India to get first Super Hercules airlifters next week

December 10th, 2010 - 11:15 am ICT by IANS  

By Arun Kumar
Washington, Dec 10 (IANS) The first of India’s six C-130J Super Hercules airlifters, considered the world’s most advanced transport aircraft, will be formally delivered Dec 16 at a ceremony in Marietta, Georgia.

Two of the planes purchased from the US in a $1 billion deal, will be flown to India in early 2011, while two more will arrive in early summer and the last two will be delivered in late summer of 2011, its manufacturer Lockheed Martin announced Thursday.

First three of the aircraft are already in flight test prior to deliveries. India’s next three C-130Js have now reached the final production positions at the Lockheed Martin Marietta facility, it said.

The C-130J deal along with the recent $4.1 billion C-17 Indian deal with Boeing will double US-India defence trade and provide the Indian Air Force “a strategic airlift and humanitarian response capability that is unique to the region and emblematic of India’s ambitions to play an increasingly global role,” according to Assistant Secretary of State for South Asia Robert Blake.

Once all the aircraft have been delivered, India will have the second largest C-17 fleet in the world behind the US - “a highly visible manifestation of the US-India defense partnership,” he said at a function here Wednesday.

India’s six stretched-fuselage C-130J-30s would provide the Indian Army and Indian Air Force “new special operations capabilities using the world’s most advanced airlifter”, according to Lockheed.

Equipped with India-unique operational equipment, including an infrared detection set (IDS), the aircraft for the first time will provide the IAF an ability to conduct precision low-level flying operations, airdrops and landings in blackout conditions.

To ensure 80 percent availability of the aircraft at any given time, Lockheed Martin has offered a long-term maintenance contract to the IAF on the lines of the ones it has with the US Air Force and the air forces of Australia, Britain and Canada.

The C-130J primarily performs the tactical portion of an airlift mission. The aircraft is capable of operating from rough, dirt strips and is the prime transport for air dropping troops and equipment into hostile areas.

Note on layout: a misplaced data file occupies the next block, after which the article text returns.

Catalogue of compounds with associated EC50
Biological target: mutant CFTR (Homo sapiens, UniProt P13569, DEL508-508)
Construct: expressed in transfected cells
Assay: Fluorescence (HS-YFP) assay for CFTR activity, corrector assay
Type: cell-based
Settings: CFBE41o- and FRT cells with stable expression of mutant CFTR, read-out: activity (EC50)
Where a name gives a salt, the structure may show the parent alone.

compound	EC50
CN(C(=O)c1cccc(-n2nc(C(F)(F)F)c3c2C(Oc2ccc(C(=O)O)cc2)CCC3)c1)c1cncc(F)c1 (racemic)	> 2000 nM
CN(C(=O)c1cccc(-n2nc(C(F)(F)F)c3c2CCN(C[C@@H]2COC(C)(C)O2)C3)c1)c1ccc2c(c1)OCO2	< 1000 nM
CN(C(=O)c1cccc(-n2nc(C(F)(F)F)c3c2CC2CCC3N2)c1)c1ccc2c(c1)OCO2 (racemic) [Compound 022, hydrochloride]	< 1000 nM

The flexible design of the Super Hercules enables it to be configured for many different missions, allowing for one aircraft to perform the role of many. Much of the special mission equipment added to the Super Hercules is removable, allowing the aircraft to quickly switch between roles.

The C-130J Super Hercules, a four-engine turboprop military transport aircraft, is a comprehensive update of the venerable Lockheed C-130 Hercules, with new engines, flight deck, and other systems.

The aircraft can also be configured with the “enhanced cargo handling system”. The system consists of a computerised loadmaster’s station from where the user can remotely control the under floor winch.

The cargo compartment is approximately 41 feet long, 9 feet high, and 10 feet wide, and loading is from the rear of the fuselage. Initially developed for the USAF, this system enables rapid role changes to be carried out and so extends the C-130J’s time available to complete tasks.

These combined changes have improved performance over its C-130E/H siblings, such as 40 percent greater range, 21 percent higher maximum speed, and 41 percent shorter take-off distance.

(Arun Kumar can be contacted at arun.kumar@ians.in)

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